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Proceedings Paper

An automated multi-modal object analysis approach to coronary calcium scoring of adaptive heart isolated MSCT images
Author(s): Jing Wu; Gordon Ferns; John Giles; Emma Lewis
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Paper Abstract

Inter- and intra- observer variability is a problem often faced when an expert or observer is tasked with assessing the severity of a disease. This issue is keenly felt in coronary calcium scoring of patients suffering from atherosclerosis where in clinical practice, the observer must identify firstly the presence, followed by the location of candidate calcified plaques found within the coronary arteries that may prevent oxygenated blood flow to the heart muscle. This can be challenging for a human observer as it is difficult to differentiate calcified plaques that are located in the coronary arteries from those found in surrounding anatomy such as the mitral valve or pericardium. The inclusion or exclusion of false positive or true positive calcified plaques respectively will alter the patient calcium score incorrectly, thus leading to the possibility of incorrect treatment prescription. In addition to the benefits to scoring accuracy, the use of fast, low dose multi-slice CT imaging to perform the cardiac scan is capable of acquiring the entire heart within a single breath hold. Thus exposing the patient to lower radiation dose, which for a progressive disease such as atherosclerosis where multiple scans may be required, is beneficial to their health. Presented here is a fully automated method for calcium scoring using both the traditional Agatston method, as well as the Volume scoring method. Elimination of the unwanted regions of the cardiac image slices such as lungs, ribs, and vertebrae is carried out using adaptive heart isolation. Such regions cannot contain calcified plaques but can be of a similar intensity and their removal will aid detection. Removal of both the ascending and descending aortas, as they contain clinical insignificant plaques, is necessary before the final calcium scores are calculated and examined against ground truth scores of three averaged expert observer results. The results presented here are intended to show the requirement and feasibility for an automated scoring method that reduces the subjectivity and reproducibility error inherent with manual clinical calcium scoring.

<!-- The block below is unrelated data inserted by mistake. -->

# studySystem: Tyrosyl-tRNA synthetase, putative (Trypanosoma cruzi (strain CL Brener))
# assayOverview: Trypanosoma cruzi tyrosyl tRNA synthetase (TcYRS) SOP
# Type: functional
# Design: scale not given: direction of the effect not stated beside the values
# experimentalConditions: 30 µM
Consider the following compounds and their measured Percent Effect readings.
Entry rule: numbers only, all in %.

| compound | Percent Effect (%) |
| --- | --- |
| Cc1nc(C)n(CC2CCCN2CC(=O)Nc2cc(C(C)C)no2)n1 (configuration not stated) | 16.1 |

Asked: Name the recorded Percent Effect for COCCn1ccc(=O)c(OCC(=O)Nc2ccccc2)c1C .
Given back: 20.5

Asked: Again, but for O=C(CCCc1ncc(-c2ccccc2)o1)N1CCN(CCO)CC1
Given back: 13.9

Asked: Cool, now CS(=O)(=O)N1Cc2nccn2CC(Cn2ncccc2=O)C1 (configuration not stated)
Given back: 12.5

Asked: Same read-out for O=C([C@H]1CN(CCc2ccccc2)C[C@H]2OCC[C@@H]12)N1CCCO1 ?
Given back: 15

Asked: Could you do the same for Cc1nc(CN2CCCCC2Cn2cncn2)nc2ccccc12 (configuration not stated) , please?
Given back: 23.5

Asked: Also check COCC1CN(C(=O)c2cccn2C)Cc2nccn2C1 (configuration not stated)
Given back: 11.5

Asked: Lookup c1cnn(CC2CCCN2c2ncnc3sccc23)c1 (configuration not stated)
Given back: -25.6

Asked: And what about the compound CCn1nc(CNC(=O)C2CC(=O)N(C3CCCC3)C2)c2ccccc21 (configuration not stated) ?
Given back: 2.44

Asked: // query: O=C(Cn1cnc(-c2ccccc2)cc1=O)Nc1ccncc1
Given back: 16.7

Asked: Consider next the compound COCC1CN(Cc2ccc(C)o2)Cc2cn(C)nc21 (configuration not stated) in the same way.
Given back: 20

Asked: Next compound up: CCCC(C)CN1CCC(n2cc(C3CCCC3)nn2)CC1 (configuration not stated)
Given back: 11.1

Paper Details

Date Published: 14 February 2012
PDF: 10 pages
Proc. SPIE 8314, Medical Imaging 2012: Image Processing, 83142Y (14 February 2012); doi: 10.1117/12.911518
Show Author Affiliations
Jing Wu, Univ. of Surrey (United Kingdom)
Gordon Ferns, Keele Univ. (United Kingdom)
John Giles, Conquest Hospital (United Kingdom)
Emma Lewis, Univ. of Surrey (United Kingdom)


Published in SPIE Proceedings Vol. 8314:
Medical Imaging 2012: Image Processing
David R. Haynor; Sébastien Ourselin, Editor(s)

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